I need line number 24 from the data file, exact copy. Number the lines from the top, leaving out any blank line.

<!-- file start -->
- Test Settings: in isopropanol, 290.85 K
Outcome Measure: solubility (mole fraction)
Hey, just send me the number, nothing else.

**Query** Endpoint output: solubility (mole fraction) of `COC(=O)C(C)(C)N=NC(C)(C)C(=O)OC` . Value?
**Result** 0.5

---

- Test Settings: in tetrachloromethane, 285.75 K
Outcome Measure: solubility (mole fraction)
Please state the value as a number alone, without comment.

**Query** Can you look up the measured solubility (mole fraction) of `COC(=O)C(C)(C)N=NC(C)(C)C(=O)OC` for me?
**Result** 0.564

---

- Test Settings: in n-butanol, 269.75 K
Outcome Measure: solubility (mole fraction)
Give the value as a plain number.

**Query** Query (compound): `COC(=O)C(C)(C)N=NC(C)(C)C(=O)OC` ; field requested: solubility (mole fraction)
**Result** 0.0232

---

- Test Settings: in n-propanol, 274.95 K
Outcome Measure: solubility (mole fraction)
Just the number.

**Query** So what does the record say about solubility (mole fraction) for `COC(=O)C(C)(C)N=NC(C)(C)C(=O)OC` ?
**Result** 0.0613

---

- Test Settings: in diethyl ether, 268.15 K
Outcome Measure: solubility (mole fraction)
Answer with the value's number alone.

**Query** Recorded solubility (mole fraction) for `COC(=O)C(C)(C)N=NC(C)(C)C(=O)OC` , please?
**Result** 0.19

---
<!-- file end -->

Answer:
---